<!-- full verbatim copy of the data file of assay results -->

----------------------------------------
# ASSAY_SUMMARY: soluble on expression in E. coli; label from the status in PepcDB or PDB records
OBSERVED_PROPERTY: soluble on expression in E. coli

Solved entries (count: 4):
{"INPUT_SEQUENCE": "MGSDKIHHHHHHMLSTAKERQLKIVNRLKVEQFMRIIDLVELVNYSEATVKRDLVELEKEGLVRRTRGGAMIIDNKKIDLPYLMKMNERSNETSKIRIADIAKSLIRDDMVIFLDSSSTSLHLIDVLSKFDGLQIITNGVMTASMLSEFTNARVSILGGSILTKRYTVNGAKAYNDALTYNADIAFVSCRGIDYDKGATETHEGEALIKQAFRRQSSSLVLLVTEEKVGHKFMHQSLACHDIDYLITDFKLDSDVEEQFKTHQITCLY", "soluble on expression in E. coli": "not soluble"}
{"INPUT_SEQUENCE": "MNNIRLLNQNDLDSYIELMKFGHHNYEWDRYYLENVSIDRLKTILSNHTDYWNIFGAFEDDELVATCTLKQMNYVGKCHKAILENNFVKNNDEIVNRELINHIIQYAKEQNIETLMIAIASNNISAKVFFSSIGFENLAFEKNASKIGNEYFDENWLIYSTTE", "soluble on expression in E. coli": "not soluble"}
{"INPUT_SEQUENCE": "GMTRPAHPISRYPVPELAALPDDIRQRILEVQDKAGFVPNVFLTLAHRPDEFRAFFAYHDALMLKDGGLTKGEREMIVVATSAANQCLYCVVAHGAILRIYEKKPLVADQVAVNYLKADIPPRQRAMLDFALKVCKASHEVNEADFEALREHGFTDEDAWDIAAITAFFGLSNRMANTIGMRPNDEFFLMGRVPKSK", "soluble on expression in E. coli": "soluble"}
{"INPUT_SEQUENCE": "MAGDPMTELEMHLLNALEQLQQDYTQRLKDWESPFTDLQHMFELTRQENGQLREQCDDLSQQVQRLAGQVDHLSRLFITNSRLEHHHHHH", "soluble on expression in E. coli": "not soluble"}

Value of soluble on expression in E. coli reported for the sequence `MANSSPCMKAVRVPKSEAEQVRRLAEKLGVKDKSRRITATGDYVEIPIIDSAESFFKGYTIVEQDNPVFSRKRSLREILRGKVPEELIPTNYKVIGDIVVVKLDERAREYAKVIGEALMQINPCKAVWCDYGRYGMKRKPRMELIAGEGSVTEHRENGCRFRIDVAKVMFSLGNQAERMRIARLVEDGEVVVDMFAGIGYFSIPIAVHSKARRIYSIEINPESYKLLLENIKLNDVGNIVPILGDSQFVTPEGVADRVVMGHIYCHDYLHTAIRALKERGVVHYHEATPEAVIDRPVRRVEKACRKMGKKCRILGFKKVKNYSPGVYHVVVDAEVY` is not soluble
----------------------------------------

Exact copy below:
# ASSAY_SUMMARY: soluble on expression in E. coli; label from the status in PepcDB or PDB records
OBSERVED_PROPERTY: soluble on expression in E. coli

Solved entries (count: 4):
{"INPUT_SEQUENCE": "MGSDKIHHHHHHMLSTAKERQLKIVNRLKVEQFMRIIDLVELVNYSEATVKRDLVELEKEGLVRRTRGGAMIIDNKKIDLPYLMKMNERSNETSKIRIADIAKSLIRDDMVIFLDSSSTSLHLIDVLSKFDGLQIITNGVMTASMLSEFTNARVSILGGSILTKRYTVNGAKAYNDALTYNADIAFVSCRGIDYDKGATETHEGEALIKQAFRRQSSSLVLLVTEEKVGHKFMHQSLACHDIDYLITDFKLDSDVEEQFKTHQITCLY", "soluble on expression in E. coli": "not soluble"}
{"INPUT_SEQUENCE": "MNNIRLLNQNDLDSYIELMKFGHHNYEWDRYYLENVSIDRLKTILSNHTDYWNIFGAFEDDELVATCTLKQMNYVGKCHKAILENNFVKNNDEIVNRELINHIIQYAKEQNIETLMIAIASNNISAKVFFSSIGFENLAFEKNASKIGNEYFDENWLIYSTTE", "soluble on expression in E. coli": "not soluble"}
{"INPUT_SEQUENCE": "GMTRPAHPISRYPVPELAALPDDIRQRILEVQDKAGFVPNVFLTLAHRPDEFRAFFAYHDALMLKDGGLTKGEREMIVVATSAANQCLYCVVAHGAILRIYEKKPLVADQVAVNYLKADIPPRQRAMLDFALKVCKASHEVNEADFEALREHGFTDEDAWDIAAITAFFGLSNRMANTIGMRPNDEFFLMGRVPKSK", "soluble on expression in E. coli": "soluble"}
{"INPUT_SEQUENCE": "MAGDPMTELEMHLLNALEQLQQDYTQRLKDWESPFTDLQHMFELTRQENGQLREQCDDLSQQVQRLAGQVDHLSRLFITNSRLEHHHHHH", "soluble on expression in E. coli": "not soluble"}

Value of soluble on expression in E. coli reported for the sequence `MANSSPCMKAVRVPKSEAEQVRRLAEKLGVKDKSRRITATGDYVEIPIIDSAESFFKGYTIVEQDNPVFSRKRSLREILRGKVPEELIPTNYKVIGDIVVVKLDERAREYAKVIGEALMQINPCKAVWCDYGRYGMKRKPRMELIAGEGSVTEHRENGCRFRIDVAKVMFSLGNQAERMRIARLVEDGEVVVDMFAGIGYFSIPIAVHSKARRIYSIEINPESYKLLLENIKLNDVGNIVPILGDSQFVTPEGVADRVVMGHIYCHDYLHTAIRALKERGVVHYHEATPEAVIDRPVRRVEKACRKMGKKCRILGFKKVKNYSPGVYHVVVDAEVY` is not soluble